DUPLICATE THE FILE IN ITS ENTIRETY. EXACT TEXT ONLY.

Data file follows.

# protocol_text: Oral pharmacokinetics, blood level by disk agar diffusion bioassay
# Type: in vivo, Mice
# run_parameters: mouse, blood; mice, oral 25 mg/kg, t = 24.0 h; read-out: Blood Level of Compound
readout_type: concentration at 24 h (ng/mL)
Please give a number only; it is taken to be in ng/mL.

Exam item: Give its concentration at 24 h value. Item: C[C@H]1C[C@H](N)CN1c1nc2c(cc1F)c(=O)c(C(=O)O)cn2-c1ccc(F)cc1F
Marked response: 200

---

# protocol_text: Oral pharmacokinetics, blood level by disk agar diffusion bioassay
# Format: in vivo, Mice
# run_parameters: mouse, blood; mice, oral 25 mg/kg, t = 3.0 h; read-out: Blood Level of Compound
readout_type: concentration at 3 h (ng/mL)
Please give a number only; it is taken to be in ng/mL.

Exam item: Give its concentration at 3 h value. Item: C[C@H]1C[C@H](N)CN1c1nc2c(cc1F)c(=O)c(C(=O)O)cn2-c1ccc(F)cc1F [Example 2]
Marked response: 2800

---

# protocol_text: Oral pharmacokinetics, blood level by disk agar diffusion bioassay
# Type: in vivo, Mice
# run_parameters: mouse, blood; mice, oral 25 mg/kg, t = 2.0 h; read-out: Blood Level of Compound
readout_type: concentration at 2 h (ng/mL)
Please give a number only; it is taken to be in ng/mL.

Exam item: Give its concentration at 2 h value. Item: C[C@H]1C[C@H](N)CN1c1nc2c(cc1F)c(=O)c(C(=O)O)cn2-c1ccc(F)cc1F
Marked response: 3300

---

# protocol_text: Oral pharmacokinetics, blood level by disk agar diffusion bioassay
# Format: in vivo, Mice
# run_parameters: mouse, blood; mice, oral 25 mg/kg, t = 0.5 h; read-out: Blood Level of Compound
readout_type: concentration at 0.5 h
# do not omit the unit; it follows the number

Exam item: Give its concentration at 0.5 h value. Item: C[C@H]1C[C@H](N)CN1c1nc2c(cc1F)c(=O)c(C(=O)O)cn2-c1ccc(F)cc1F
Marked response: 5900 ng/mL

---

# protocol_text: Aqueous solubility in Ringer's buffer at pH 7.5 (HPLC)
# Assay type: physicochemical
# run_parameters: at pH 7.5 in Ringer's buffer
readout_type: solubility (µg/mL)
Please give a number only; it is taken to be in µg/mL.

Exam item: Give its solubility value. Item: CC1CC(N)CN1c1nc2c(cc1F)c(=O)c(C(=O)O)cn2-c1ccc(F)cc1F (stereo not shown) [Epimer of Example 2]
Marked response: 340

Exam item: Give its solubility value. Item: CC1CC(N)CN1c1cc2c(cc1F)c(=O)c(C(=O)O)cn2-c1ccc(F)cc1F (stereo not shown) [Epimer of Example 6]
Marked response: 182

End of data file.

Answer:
# protocol_text: Oral pharmacokinetics, blood level by disk agar diffusion bioassay
# Type: in vivo, Mice
# run_parameters: mouse, blood; mice, oral 25 mg/kg, t = 24.0 h; read-out: Blood Level of Compound
readout_type: concentration at 24 h (ng/mL)
Please give a number only; it is taken to be in ng/mL.

Exam item: Give its concentration at 24 h value. Item: C[C@H]1C[C@H](N)CN1c1nc2c(cc1F)c(=O)c(C(=O)O)cn2-c1ccc(F)cc1F
Marked response: 200

---

# protocol_text: Oral pharmacokinetics, blood level by disk agar diffusion bioassay
# Format: in vivo, Mice
# run_parameters: mouse, blood; mice, oral 25 mg/kg, t = 3.0 h; read-out: Blood Level of Compound
readout_type: concentration at 3 h (ng/mL)
Please give a number only; it is taken to be in ng/mL.

Exam item: Give its concentration at 3 h value. Item: C[C@H]1C[C@H](N)CN1c1nc2c(cc1F)c(=O)c(C(=O)O)cn2-c1ccc(F)cc1F [Example 2]
Marked response: 2800

---

# protocol_text: Oral pharmacokinetics, blood level by disk agar diffusion bioassay
# Type: in vivo, Mice
# run_parameters: mouse, blood; mice, oral 25 mg/kg, t = 2.0 h; read-out: Blood Level of Compound
readout_type: concentration at 2 h (ng/mL)
Please give a number only; it is taken to be in ng/mL.

Exam item: Give its concentration at 2 h value. Item: C[C@H]1C[C@H](N)CN1c1nc2c(cc1F)c(=O)c(C(=O)O)cn2-c1ccc(F)cc1F
Marked response: 3300

---

# protocol_text: Oral pharmacokinetics, blood level by disk agar diffusion bioassay
# Format: in vivo, Mice
# run_parameters: mouse, blood; mice, oral 25 mg/kg, t = 0.5 h; read-out: Blood Level of Compound
readout_type: concentration at 0.5 h
# do not omit the unit; it follows the number

Exam item: Give its concentration at 0.5 h value. Item: C[C@H]1C[C@H](N)CN1c1nc2c(cc1F)c(=O)c(C(=O)O)cn2-c1ccc(F)cc1F
Marked response: 5900 ng/mL

---

# protocol_text: Aqueous solubility in Ringer's buffer at pH 7.5 (HPLC)
# Assay type: physicochemical
# run_parameters: at pH 7.5 in Ringer's buffer
readout_type: solubility (µg/mL)
Please give a number only; it is taken to be in µg/mL.

Exam item: Give its solubility value. Item: CC1CC(N)CN1c1nc2c(cc1F)c(=O)c(C(=O)O)cn2-c1ccc(F)cc1F (stereo not shown) [Epimer of Example 2]
Marked response: 340

Exam item: Give its solubility value. Item: CC1CC(N)CN1c1cc2c(cc1F)c(=O)c(C(=O)O)cn2-c1ccc(F)cc1F (stereo not shown) [Epimer of Example 6]
Marked response: 182